Last Saturday, while protests against the Russian government and President Vladimir Putin took place in Moscow, a lone 17-year-old girl sat cross-legged surrounded by Moscow’s riot police and defied the government and Putin by doing something extraordinarily courageous: reading aloud the Russian constitution, which states that Russians have the right to peaceful assemblies.

Olga Misik, 17, told the Meduza website, “I just wanted to remind them [the police] that we are here with peaceful purposes and without weapons, but they are not … It never even occurred to me that someone other than them would hear it … I sat on the ground and began to read out our constitutional rights, specifying that what is happening here [police arresting protestors] is illegal.”

The Independent noted, “The weekend’s demonstrations were ostensibly a protest against the banning of several leading opposition politicians from running in September’s Moscow City Duma elections. But they also called more widely for greater political freedoms and transparency in Russia, where elections are widely viewed to be rigged.”

Time magazine pointed out, “Protests are not new to Moscow. But the intensity with which these protests were met by Moscow police caught many political observers off guard … the stakes were low, as Moscow City Council elections have little impact on national, let alone international, politics. And yet the police responded as if these protests directly threatened the Russian state—this was the most arrests at a Russian protest in more than a decade.”

Misik, whose father reportedly supports Putin, continued, “Injustice always concerns everyone. Today the Moscow City Duma, tomorrow the governor of the region, a week later the head of the Resurrection District. It is only a matter of time. It is foolish to think that this is a rally only for free elections or the admission of candidates. This is a rally in defense of elementary constitutional rights that would not be questioned in a democratic state.”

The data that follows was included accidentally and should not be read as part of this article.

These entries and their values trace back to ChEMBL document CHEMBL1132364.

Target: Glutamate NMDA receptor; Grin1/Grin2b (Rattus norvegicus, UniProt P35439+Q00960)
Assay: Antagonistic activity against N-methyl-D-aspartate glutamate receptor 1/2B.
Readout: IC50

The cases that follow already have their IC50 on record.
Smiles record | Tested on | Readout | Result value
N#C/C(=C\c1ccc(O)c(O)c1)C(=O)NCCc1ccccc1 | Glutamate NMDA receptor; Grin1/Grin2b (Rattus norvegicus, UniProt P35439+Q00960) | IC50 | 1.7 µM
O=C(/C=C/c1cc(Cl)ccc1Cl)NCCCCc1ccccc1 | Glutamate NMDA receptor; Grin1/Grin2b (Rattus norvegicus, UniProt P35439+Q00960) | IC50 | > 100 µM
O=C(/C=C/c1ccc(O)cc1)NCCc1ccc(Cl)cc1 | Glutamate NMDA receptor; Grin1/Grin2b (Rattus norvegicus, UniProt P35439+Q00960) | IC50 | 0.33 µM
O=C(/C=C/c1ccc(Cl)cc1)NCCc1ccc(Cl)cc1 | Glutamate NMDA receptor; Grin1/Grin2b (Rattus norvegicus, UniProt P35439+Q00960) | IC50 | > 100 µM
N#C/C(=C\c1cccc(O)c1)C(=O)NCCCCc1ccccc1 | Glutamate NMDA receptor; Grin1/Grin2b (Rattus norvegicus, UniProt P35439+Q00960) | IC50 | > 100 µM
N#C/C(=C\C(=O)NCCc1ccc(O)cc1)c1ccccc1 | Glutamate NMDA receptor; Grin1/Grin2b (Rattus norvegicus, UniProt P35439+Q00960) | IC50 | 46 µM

The BBC reported of the protests, “Demonstrators were dragged away from the city’s parliamentary building as security forces used batons against the crowd, in what was one of the biggest crackdowns in Russia in years. Images from the protest showed several of the demonstrators bleeding, while at least two members of the security forces reportedly received eye injuries from pepper spray.” The BBC showed pictures of bloodied protesters.

Moscow Mayor Sergei Sobyanin reportedly said the protests were a “security threat.” An Investigative Committee stated, “The investigation has established that ahead of an unsanctioned rally a group of people repeatedly posted on the internet calls to take part in it, knowing full well that these actions could provoke mass unrest.”

Misik was reportedly arrested later when she headed to a subway station. 1,000 other people were arrested. She stated, “They did not introduce themselves, did not explain the reason and grounds for detention … There was not a rally or a crowd of people in this place. They grabbed my arms and legs and dragged me down the street and through the underpass … I screamed that they were hurting me, but they told me that they knew better.”

Misik will reportedly be charged with attending a public event which was held without filing a notice.

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